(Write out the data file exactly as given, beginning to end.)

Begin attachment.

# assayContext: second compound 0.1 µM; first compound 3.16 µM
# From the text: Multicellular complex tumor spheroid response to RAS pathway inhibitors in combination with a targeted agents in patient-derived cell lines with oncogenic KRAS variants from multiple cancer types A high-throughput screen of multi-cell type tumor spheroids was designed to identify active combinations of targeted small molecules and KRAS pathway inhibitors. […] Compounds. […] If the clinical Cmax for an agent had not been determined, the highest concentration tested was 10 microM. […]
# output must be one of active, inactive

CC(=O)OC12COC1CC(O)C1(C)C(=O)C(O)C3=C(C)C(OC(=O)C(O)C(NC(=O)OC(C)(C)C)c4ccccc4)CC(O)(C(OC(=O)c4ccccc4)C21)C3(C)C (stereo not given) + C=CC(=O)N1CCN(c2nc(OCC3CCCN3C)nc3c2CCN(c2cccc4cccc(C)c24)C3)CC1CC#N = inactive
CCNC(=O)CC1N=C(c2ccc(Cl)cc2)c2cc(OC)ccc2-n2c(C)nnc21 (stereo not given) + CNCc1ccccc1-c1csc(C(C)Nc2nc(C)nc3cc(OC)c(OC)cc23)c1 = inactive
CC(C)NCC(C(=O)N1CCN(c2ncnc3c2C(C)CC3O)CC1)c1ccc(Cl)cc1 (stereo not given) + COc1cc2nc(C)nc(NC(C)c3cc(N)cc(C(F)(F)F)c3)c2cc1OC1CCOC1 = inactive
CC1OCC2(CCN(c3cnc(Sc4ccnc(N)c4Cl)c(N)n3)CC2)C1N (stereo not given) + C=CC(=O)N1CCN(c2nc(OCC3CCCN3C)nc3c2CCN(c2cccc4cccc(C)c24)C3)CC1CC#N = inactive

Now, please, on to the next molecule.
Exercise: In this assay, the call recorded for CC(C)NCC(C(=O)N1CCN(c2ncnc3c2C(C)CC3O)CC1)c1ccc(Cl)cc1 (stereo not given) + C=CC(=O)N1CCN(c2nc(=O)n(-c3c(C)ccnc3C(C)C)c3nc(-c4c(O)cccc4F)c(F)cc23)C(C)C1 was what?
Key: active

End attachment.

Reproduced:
# assayContext: second compound 0.1 µM; first compound 3.16 µM
# From the text: Multicellular complex tumor spheroid response to RAS pathway inhibitors in combination with a targeted agents in patient-derived cell lines with oncogenic KRAS variants from multiple cancer types A high-throughput screen of multi-cell type tumor spheroids was designed to identify active combinations of targeted small molecules and KRAS pathway inhibitors. […] Compounds. […] If the clinical Cmax for an agent had not been determined, the highest concentration tested was 10 microM. […]
# output must be one of active, inactive

CC(=O)OC12COC1CC(O)C1(C)C(=O)C(O)C3=C(C)C(OC(=O)C(O)C(NC(=O)OC(C)(C)C)c4ccccc4)CC(O)(C(OC(=O)c4ccccc4)C21)C3(C)C (stereo not given) + C=CC(=O)N1CCN(c2nc(OCC3CCCN3C)nc3c2CCN(c2cccc4cccc(C)c24)C3)CC1CC#N = inactive
CCNC(=O)CC1N=C(c2ccc(Cl)cc2)c2cc(OC)ccc2-n2c(C)nnc21 (stereo not given) + CNCc1ccccc1-c1csc(C(C)Nc2nc(C)nc3cc(OC)c(OC)cc23)c1 = inactive
CC(C)NCC(C(=O)N1CCN(c2ncnc3c2C(C)CC3O)CC1)c1ccc(Cl)cc1 (stereo not given) + COc1cc2nc(C)nc(NC(C)c3cc(N)cc(C(F)(F)F)c3)c2cc1OC1CCOC1 = inactive
CC1OCC2(CCN(c3cnc(Sc4ccnc(N)c4Cl)c(N)n3)CC2)C1N (stereo not given) + C=CC(=O)N1CCN(c2nc(OCC3CCCN3C)nc3c2CCN(c2cccc4cccc(C)c24)C3)CC1CC#N = inactive

Now, please, on to the next molecule.
Exercise: In this assay, the call recorded for CC(C)NCC(C(=O)N1CCN(c2ncnc3c2C(C)CC3O)CC1)c1ccc(Cl)cc1 (stereo not given) + C=CC(=O)N1CCN(c2nc(=O)n(-c3c(C)ccnc3C(C)C)c3nc(-c4c(O)cccc4F)c(F)cc23)C(C)C1 was what?
Key: active